Although likely not one of the most exciting New Year’s resolutions one can make, potentially one of the most important is to address your estate plan. This is not only a great way to kick off a new year for those with no plan in place but equally important for those who have done some planning to review and, if necessary, update that plan.
When many people hear the term “estate plan,” they often feel that it represents something more than they need because their life, assets, and personal situation are “simple.” However, no matter how complex or straightforward, or the amount or value of your assets, everyone should have a “plan,” even if it consists of only the most essential documents. In addition, even if you have a “plan” in place, whether done a few years or many years ago, remember that estate planning is an ongoing, life-long process. It requires periodic updating for changes in family situations, assets, and law changes (particularly estate tax laws).
For example, several years ago, Ohio enacted a significant overhaul of its General Power of Attorney statute (i.e., financial powers of attorney). Although existing, validly executed powers of attorney under the previous rules are grandfathered, we see an increasing number of clients encountering difficulties attempting to use those documents drafted under the prior statute when dealing with third parties (banks, brokers, insurance companies, etc.). Accordingly, even if an updated review does not need to change provisions of existing wills, trusts, beneficiary designations, etc., we are always looking to update General Powers of Attorney to conform to current law.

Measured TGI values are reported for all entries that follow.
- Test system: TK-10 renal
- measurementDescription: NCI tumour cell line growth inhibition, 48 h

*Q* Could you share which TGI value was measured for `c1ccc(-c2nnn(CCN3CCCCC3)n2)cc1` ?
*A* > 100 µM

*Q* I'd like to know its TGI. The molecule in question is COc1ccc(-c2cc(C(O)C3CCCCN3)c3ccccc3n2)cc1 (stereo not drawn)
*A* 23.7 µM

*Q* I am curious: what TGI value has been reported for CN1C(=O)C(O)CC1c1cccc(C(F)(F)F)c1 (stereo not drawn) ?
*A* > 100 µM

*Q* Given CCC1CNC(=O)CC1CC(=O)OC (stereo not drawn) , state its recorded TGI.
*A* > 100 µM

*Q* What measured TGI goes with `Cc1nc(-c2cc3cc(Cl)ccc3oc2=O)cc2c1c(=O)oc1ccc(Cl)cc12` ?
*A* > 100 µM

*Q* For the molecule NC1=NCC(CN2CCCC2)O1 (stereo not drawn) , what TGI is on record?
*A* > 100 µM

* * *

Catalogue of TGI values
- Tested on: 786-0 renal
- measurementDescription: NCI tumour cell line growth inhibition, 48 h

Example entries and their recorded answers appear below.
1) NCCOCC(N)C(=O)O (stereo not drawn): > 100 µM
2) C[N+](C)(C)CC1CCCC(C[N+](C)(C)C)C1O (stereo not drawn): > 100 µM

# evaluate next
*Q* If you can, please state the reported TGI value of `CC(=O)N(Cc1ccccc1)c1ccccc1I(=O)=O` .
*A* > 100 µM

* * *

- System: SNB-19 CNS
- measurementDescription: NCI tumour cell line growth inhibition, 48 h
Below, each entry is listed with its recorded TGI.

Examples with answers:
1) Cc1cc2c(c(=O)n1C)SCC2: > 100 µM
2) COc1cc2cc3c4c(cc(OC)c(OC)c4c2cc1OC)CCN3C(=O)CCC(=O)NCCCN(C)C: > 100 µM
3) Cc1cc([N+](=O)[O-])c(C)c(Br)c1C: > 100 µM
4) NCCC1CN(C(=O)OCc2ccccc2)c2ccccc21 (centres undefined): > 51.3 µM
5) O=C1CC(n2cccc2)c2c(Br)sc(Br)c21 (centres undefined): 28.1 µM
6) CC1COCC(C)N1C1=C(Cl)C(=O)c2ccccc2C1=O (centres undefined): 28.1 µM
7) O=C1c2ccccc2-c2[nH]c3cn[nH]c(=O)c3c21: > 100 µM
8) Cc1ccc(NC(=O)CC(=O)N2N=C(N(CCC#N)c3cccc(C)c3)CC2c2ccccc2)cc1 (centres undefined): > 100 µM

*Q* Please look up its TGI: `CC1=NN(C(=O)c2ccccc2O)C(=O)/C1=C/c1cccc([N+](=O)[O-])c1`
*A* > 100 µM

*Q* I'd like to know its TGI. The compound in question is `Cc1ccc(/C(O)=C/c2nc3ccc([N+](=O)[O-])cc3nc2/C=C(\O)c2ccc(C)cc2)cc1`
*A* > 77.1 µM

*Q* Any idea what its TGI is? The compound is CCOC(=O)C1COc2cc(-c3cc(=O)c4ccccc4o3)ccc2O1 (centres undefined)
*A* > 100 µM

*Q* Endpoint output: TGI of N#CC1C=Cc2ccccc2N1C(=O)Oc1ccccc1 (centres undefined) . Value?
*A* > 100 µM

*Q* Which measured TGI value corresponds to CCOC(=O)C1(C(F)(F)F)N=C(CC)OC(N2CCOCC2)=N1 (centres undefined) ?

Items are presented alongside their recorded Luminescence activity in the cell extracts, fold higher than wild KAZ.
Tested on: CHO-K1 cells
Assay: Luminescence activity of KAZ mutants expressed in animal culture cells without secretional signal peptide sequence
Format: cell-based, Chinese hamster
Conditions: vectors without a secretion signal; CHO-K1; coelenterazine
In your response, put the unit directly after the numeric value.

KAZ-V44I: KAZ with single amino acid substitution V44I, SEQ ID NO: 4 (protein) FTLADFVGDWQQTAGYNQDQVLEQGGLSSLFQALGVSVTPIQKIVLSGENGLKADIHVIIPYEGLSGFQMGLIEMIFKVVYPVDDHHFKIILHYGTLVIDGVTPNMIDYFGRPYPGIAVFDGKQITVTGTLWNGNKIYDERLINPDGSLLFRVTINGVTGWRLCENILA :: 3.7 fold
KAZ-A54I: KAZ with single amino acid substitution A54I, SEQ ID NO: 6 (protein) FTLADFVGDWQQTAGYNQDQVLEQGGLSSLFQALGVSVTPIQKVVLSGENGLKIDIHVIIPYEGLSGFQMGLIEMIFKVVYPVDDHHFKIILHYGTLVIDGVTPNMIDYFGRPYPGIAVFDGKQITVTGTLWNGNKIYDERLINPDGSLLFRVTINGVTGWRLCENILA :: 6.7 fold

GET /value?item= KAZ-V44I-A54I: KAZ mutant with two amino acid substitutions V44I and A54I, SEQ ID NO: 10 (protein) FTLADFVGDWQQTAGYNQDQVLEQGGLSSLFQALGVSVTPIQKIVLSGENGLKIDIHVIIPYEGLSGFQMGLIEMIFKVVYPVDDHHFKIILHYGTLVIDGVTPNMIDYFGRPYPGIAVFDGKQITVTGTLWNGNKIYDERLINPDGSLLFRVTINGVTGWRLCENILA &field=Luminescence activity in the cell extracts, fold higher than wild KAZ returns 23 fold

Another typical example of the need for regular updating is the number of times we have done estate plans for young couples with young children that require the designation of guardians for those children if those parents pass away unexpectedly. However, “life” gets in the way, and they don’t get around to an update until many years later, when the children are teenagers. You would be surprised at the number of those update meetings in which the parents do not recall who they named as guardians many years prior. A number of them that are horrified when they find out (and want to make a change before they even leave the office).
Also, remember that an estate plan involves not only the handling of your affairs and the disposition of your assets in the event you pass away. It is equally important for dealing with an unexpected disability event to have a General Power of Attorney, Health Care Power of Attorney, and Living Will in place. In fact, in many situations, a “plan” need only consist of those documents along with a Last Will and Testament and appropriate beneficiary designations, particularly for assets such as life insurance and retirement plans/IRA’s.
Another critical part of an estate plan is the implementation of one or more trusts. Clients often ask, “Do I need a trust?” but that question is not the best starting point. There are many different types of trusts designed to accomplish different goals and results. Accordingly, the best approach is to explore what you are trying to achieve with your estate plan, which enables us to discuss whether and what type of trust might be appropriate.
Although most people (understandably) don’t view implementing and updating their estate plan in the same vein as all those familiar resolutions which could improve your happiness and health, doing so should carry equal importance because of the significant burden it will lift from your family and loved ones in the event of a death or disability. Carlile Patchen & Murphy has a broad, exceptionally experienced team ready to help you check this resolution off your list, so don’t put off making that call or sending that email. Happy New Year, and best wishes for success with all of your 2022 resolutions.